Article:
Problem is, 223 days later, Manuel can say the same thing about his current team - albeit in a midseason slump as opposed to losing the World Series.
"Exactly," Manuel said. "We are not playing good right now at all. We're inconsistent."
That can be said for every player on the 25-man roster, including Roy Halladay.
The Phillies' ace allowed six runs in six innings, including three home runs, tying a career high. Five of the eight hits the Yankees had off Halladay were for extra bases.
And even Halladay, who is as cool and collected on the mound as anyone, displayed visible signs of frustration Tuesday. As he came off the mound in the sixth, he yelled at no one in particular.
"You try and hold things in as long as you can while you're out there sometimes," Halladay said. "There's certain points where you let it go."
As Halladay was roughed up by the Yankees, a New York fan yelled, "This is the American League now, Roy!" Well, Halladay should know. He did, after all, spend 12 years with the Toronto Blue Jays, facing the likes of the Red Sox and Yankees with regularity.
But in 2010, Halladay's first year in the National League, he has made two starts against AL teams (Boston and New York). His ERA in those games (112/3 innings) is 9.26. His ERA against NL teams is 1.51.
Going into Tuesday's game, Halladay had dominated the Yankees in the past with an 18-6 record and 2.84 ERA in 35 career starts. The Yankees jumped on him early.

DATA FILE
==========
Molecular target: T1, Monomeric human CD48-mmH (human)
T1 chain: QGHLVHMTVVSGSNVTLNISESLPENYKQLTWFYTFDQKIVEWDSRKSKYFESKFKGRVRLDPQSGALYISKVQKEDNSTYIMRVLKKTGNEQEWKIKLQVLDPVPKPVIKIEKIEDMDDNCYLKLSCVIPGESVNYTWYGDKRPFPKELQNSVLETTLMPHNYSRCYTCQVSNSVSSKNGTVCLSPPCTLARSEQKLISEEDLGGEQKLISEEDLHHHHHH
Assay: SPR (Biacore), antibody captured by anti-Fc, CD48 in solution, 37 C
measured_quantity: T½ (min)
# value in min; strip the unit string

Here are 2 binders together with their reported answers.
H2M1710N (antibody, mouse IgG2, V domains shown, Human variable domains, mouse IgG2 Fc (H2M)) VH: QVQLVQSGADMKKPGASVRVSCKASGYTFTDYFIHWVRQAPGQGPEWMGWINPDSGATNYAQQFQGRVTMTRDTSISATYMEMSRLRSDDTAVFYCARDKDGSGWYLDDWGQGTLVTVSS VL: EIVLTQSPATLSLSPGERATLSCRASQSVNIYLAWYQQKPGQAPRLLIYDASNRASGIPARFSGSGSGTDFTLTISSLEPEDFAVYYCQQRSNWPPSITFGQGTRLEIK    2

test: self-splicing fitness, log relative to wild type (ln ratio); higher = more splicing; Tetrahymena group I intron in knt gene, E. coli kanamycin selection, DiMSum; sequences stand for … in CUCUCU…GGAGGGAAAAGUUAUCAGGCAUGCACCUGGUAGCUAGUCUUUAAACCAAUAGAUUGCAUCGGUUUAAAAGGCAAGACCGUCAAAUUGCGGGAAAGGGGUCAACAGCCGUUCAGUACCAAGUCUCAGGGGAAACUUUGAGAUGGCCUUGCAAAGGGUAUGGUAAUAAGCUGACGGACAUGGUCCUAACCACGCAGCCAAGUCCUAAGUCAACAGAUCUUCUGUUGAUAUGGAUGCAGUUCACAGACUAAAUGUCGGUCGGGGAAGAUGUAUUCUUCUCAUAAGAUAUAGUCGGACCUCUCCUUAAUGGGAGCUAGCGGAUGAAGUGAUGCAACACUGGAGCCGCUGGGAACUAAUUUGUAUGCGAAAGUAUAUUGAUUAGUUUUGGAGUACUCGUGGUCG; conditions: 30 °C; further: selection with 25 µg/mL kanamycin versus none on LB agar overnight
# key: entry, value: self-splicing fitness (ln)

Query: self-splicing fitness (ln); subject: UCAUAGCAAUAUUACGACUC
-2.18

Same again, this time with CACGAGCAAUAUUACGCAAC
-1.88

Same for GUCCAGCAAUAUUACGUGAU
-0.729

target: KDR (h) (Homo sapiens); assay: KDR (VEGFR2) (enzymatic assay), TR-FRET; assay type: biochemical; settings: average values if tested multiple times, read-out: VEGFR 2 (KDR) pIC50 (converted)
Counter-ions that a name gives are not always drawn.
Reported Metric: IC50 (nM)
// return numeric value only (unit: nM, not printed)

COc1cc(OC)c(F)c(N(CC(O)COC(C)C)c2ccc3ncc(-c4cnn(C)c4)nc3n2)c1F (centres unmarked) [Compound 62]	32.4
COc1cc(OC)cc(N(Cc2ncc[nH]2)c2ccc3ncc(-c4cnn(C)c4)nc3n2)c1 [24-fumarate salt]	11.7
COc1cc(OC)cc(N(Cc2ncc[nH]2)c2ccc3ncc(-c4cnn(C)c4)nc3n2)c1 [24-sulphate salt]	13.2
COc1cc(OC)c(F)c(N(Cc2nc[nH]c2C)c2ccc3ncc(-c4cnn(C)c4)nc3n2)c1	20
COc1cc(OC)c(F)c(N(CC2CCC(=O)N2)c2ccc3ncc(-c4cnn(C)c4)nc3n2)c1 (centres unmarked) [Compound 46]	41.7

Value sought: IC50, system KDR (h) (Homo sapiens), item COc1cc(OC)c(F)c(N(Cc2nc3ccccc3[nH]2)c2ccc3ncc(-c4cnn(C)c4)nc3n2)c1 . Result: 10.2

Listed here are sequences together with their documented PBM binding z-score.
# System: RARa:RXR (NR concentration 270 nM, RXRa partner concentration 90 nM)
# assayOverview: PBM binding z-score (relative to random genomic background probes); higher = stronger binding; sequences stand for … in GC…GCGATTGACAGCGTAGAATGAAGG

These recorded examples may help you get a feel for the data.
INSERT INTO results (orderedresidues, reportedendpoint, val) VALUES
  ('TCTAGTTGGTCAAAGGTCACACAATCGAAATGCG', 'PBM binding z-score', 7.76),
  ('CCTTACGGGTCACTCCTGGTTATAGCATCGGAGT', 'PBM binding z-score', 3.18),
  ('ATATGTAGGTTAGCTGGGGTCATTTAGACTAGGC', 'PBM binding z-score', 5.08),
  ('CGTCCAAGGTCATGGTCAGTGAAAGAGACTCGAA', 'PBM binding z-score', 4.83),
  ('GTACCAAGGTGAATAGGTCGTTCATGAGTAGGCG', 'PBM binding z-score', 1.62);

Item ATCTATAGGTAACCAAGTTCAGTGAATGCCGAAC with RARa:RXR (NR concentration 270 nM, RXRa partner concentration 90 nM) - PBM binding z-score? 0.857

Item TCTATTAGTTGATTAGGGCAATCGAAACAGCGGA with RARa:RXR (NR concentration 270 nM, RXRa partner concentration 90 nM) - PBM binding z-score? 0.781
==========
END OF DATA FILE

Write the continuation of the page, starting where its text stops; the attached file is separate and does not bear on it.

His cutter was flat. He allowed a two-run triple to Brett Gardner on a cutter in the second. In the third, Nick Swisher hit a two-run homer on a 2-0 cutter. And in the fifth, Mark Teixiera hit a solo home run just over the 314-foot marker on the right-field wall off a 1-2 cutter.
Halladay acknowledged the pressure the starting pitchers have faced during the offensive slump.
"It's hard playing all the time with your back against the wall," Halladay said. "As a starter, you have to give us a chance to get ahead and get some runs. You can't put yourself down early. It makes it tough."
Flashes of hope - like Raul Ibanez's eight-pitch at-bat against Sabathia that resulted in an RBI single in the fourth - were quickly erased. In the fifth, with the bases loaded and two outs, Ibanez rolled over on a 94-m.p.h. Sabathia fastball and grounded out to second.
"We were a hit away from really crawling back into the game," Manuel said. "Raul couldn't get it. That's the way it goes. That's the way we've been playing."
After the game, a solemn Manuel was as dejected as he has been all season. He said he still has patience. But following their ace, the Phillies will counter the Yankees' powerful bats with Jamie Moyer and Kyle Kendrick in the next two days.
As reporters shuffled out of his office, the manager picked up the lineup card on his desk and blankly stared at it one last time.
"I expect them to grind it out," Manuel said. "I keep saying that every night. But it's the only thing we can do. I don't know what else we can do."
Contact staff writer Matt Gelb at 215-854-2928 or email@example.com.
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